As the shortage of workers continues to plague the island, skills training available to the people continue to thrive.
The Latte Training Academy was formed in late 2013 in response to the impending deadline for the CNMI-Only Transitional Worker program and the need for local workforce development. The academy started its formal class in the summer of 2014 offering workforce development training in hotel and hospitality and later on expanded to allied health program, business and computer.
LTA executive director Arielle Buyum said “Our training center offers four different tracks at this time. We started in 2014 with our hotel and hospitality program then in 2015 we added the Allied Health Program and that is the certified nursing assistant, certified phlebotomy tech and medical billing encoding nurse program. Just recently we added our business track that includes bookkeeping, accounting, quick books, office manager, and information technology track.”
“What we are trying to do is for the people in the island in order for them to advance and be competitive for that job, we try to give them that edge and give them that certification to make the company want to hire them and to make them succeed,” Buyum added.
To date, over 556 students have enrolled and 511 graduated from LTA. Of the 511 successful graduates, 486 of them acquired their certification, which gives the academy a 95-percent passing rate among its graduates.
“We don’t offer courses unless they result in certification. So we are offering either nationally or internationally recognized certifications so that it doesn’t end up just being a certificate from someone that no one has heard of. We’ve been very happy to be able to put 486 workers into the community in just three years,” said Buyum.
The academy has contracted three instructional providers—Guam Marianas Training Center, Island Training Solutions, and Cannoli Works of Saipan.
“They are the ones that actually give the instructions and they have instructors to conduct the courses. The skills that our students get are from well-established training centers and competent instructors. We want people to secure jobs and keep them here in the CNMI and if they want to move, we want them to have that ability that they can because they are certified,” Buyum said
Early this year, the academy joined the Saipan Chamber of Commerce and Chamber executive director Jill Arenovski welcomes the academy to its roster of members.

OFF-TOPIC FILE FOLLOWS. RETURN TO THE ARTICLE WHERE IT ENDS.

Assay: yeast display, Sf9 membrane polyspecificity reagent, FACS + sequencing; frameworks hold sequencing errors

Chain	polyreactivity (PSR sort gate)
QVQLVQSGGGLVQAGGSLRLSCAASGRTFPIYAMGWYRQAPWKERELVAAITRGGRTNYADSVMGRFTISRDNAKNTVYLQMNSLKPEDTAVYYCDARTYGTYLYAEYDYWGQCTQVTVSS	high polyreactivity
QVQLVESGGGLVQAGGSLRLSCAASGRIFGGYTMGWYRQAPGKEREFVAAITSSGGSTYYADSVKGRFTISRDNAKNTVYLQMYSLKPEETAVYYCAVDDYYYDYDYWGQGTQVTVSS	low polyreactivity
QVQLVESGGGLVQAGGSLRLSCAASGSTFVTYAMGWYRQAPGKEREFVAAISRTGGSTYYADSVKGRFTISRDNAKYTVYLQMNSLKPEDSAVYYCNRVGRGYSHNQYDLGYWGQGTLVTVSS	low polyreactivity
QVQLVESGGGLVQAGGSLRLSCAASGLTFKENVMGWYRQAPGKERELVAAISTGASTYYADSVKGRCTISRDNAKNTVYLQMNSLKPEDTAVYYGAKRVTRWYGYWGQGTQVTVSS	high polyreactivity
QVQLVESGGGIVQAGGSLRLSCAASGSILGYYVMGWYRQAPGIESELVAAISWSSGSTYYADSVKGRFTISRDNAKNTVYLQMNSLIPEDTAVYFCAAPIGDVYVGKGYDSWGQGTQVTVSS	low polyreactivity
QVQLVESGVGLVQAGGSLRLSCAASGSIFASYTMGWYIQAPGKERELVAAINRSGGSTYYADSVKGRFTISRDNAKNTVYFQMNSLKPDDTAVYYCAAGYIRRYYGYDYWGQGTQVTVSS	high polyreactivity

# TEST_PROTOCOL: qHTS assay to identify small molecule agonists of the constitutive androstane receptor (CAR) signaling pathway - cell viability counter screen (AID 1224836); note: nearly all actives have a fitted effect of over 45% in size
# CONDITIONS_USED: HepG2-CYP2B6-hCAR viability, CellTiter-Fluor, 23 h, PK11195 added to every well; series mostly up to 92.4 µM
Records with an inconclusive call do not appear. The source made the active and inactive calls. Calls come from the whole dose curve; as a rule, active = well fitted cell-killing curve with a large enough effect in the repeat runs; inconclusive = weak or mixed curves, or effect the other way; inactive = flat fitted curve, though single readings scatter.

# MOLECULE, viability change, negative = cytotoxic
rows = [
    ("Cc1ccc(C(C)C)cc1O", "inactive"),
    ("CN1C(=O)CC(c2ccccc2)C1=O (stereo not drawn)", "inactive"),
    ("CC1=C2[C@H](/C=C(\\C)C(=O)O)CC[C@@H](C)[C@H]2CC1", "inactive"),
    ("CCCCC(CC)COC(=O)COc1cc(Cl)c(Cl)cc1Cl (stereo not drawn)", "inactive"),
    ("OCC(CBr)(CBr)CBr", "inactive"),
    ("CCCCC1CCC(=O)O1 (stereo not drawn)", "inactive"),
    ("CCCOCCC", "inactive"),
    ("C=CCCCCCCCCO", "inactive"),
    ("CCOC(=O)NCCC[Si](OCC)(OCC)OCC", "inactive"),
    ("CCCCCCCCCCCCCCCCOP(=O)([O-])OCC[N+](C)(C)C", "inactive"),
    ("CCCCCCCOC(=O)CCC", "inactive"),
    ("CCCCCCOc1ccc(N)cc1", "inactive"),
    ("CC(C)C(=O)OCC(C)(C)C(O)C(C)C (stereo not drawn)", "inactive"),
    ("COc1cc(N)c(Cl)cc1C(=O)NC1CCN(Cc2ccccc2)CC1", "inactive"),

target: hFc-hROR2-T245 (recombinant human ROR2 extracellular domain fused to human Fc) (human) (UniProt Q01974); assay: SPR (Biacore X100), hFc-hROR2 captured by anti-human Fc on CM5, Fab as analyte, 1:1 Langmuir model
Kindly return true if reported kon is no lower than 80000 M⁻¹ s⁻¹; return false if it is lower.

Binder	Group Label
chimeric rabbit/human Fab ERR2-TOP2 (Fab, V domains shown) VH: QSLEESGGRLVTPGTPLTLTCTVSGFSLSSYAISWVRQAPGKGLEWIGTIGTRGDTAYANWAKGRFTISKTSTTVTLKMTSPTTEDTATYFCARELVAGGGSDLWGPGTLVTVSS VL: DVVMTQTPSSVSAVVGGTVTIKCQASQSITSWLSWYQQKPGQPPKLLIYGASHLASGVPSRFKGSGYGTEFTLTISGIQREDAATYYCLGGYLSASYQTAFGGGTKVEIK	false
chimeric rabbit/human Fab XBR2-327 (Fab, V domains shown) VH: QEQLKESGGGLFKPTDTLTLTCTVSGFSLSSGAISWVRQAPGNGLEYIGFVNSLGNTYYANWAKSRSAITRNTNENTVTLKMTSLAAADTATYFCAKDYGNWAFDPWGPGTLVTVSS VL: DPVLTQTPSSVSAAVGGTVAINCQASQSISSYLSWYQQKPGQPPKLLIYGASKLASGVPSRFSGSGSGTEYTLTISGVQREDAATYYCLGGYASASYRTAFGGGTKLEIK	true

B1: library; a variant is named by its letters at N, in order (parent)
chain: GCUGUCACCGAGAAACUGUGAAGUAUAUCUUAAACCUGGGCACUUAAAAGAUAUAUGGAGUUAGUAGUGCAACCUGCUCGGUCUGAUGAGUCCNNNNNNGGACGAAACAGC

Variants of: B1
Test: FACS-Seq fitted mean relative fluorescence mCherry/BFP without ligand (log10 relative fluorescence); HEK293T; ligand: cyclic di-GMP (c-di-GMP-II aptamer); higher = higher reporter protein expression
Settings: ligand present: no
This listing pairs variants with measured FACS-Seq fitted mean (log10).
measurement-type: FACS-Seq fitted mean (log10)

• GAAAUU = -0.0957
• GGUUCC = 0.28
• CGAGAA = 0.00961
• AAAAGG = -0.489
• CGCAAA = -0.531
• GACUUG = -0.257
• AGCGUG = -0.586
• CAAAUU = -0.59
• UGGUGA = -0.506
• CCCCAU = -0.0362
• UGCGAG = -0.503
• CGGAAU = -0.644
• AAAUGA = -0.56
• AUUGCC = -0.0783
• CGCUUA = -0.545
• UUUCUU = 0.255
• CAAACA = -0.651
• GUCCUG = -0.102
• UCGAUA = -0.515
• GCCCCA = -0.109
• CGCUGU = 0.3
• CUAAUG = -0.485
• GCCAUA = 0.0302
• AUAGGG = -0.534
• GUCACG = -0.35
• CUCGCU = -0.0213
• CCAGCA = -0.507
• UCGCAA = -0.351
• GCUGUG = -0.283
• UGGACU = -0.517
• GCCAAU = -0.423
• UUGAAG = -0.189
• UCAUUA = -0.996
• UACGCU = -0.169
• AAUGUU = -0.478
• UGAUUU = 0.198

“Our Chamber is comprised of very small businesses, some of the largest companies on island, and everything in between. Together we learn from each other, share ideas, and come to the very best decisions for our community.”
Another program that the academy offers is the scholarship they provide to graduates who wants to pursue their education.
Buyum said “We are giving back to the community where each year we offer $11,000 worth of scholarships. This way, any of the students who graduated with us have up to three years to decide if they want to go back to school and enroll and get one of our scholarships.”
“Today we haven’t collected a single penny from any student. We have always been able to find a funding source. We have gotten grants and we would bid on projects like with the PSS (Public School System) as well as working with the workforce investment agency and they sponsor students. We also have employers sponsor students as when the employer wants the current employee to advance and they send them to us for training,” said Buyum.
When asked if the graduates will help fill up the worker shortage problem in the CNMI, she responded, “I don’t know if our pool of graduates will solve the problem but I do know that they will contribute to the solution of the problem. I really think that the efforts across all agencies that are doing workforce development, ourselves, NMTI (Northern Marianas Trades Institute), NMC (Northern Marianas College), and PSS all need to contribute because it is such a large problem.”
“So we are looking at labor releases where the CW workers are needed and we are looking at those skilled labor force that we need to replace so that’s where we have been deciding to focus,” she added.